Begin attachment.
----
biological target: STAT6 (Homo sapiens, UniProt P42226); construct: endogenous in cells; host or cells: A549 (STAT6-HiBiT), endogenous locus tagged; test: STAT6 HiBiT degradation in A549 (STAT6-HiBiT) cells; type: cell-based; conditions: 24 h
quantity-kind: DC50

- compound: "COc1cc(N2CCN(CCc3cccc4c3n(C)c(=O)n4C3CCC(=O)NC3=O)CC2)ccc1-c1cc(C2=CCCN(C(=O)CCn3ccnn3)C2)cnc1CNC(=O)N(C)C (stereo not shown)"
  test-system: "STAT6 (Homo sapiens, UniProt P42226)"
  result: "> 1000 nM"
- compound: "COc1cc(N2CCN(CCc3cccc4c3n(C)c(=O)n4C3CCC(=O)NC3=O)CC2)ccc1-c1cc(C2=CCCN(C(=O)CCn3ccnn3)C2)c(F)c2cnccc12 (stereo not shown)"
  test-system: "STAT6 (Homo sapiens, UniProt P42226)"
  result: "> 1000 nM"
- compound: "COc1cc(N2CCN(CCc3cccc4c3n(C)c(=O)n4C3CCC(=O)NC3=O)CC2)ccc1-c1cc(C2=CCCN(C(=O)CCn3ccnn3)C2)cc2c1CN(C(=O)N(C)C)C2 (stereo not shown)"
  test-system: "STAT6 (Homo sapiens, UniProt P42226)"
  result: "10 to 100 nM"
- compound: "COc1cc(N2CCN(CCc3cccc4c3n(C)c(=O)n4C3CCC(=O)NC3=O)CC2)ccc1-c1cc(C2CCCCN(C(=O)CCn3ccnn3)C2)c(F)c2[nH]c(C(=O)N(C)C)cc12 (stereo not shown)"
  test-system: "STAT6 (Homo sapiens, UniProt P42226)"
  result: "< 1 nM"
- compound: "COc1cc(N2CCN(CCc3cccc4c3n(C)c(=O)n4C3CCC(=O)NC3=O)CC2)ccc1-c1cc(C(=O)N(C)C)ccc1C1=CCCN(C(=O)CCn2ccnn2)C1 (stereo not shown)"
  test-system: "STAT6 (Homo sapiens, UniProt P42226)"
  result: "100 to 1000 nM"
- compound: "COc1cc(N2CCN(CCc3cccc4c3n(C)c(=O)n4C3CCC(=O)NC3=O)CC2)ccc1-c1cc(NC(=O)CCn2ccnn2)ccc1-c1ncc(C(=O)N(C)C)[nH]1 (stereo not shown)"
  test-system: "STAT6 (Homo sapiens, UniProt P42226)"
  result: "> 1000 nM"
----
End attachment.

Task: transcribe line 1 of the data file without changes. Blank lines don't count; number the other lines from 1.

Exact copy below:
biological target: STAT6 (Homo sapiens, UniProt P42226); construct: endogenous in cells; host or cells: A549 (STAT6-HiBiT), endogenous locus tagged; test: STAT6 HiBiT degradation in A549 (STAT6-HiBiT) cells; type: cell-based; conditions: 24 h